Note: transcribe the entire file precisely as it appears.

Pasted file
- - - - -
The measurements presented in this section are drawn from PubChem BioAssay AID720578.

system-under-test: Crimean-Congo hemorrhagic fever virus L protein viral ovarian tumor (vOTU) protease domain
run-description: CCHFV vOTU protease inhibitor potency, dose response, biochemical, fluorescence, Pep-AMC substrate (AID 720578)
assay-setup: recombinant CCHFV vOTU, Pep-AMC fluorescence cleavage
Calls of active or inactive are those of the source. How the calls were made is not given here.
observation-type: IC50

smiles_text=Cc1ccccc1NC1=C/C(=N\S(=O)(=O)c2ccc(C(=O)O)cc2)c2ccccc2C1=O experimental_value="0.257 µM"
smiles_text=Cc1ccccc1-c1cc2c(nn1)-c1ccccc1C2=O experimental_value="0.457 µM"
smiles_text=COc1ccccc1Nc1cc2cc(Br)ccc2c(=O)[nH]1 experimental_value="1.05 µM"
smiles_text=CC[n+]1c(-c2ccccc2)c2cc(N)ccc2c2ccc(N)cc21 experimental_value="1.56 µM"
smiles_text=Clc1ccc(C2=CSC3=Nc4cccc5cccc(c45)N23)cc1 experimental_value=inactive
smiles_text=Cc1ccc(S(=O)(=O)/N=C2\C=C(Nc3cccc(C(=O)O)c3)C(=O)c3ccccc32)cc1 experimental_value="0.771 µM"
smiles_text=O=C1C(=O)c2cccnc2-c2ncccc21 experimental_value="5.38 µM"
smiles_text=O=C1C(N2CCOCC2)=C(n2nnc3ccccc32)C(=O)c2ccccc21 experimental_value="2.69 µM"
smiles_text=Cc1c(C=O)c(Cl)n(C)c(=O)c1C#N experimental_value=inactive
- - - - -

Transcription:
The measurements presented in this section are drawn from PubChem BioAssay AID720578.

system-under-test: Crimean-Congo hemorrhagic fever virus L protein viral ovarian tumor (vOTU) protease domain
run-description: CCHFV vOTU protease inhibitor potency, dose response, biochemical, fluorescence, Pep-AMC substrate (AID 720578)
assay-setup: recombinant CCHFV vOTU, Pep-AMC fluorescence cleavage
Calls of active or inactive are those of the source. How the calls were made is not given here.
observation-type: IC50

smiles_text=Cc1ccccc1NC1=C/C(=N\S(=O)(=O)c2ccc(C(=O)O)cc2)c2ccccc2C1=O experimental_value="0.257 µM"
smiles_text=Cc1ccccc1-c1cc2c(nn1)-c1ccccc1C2=O experimental_value="0.457 µM"
smiles_text=COc1ccccc1Nc1cc2cc(Br)ccc2c(=O)[nH]1 experimental_value="1.05 µM"
smiles_text=CC[n+]1c(-c2ccccc2)c2cc(N)ccc2c2ccc(N)cc21 experimental_value="1.56 µM"
smiles_text=Clc1ccc(C2=CSC3=Nc4cccc5cccc(c45)N23)cc1 experimental_value=inactive
smiles_text=Cc1ccc(S(=O)(=O)/N=C2\C=C(Nc3cccc(C(=O)O)c3)C(=O)c3ccccc32)cc1 experimental_value="0.771 µM"
smiles_text=O=C1C(=O)c2cccnc2-c2ncccc21 experimental_value="5.38 µM"
smiles_text=O=C1C(N2CCOCC2)=C(n2nnc3ccccc32)C(=O)c2ccccc21 experimental_value="2.69 µM"
smiles_text=Cc1c(C=O)c(Cl)n(C)c(=O)c1C#N experimental_value=inactive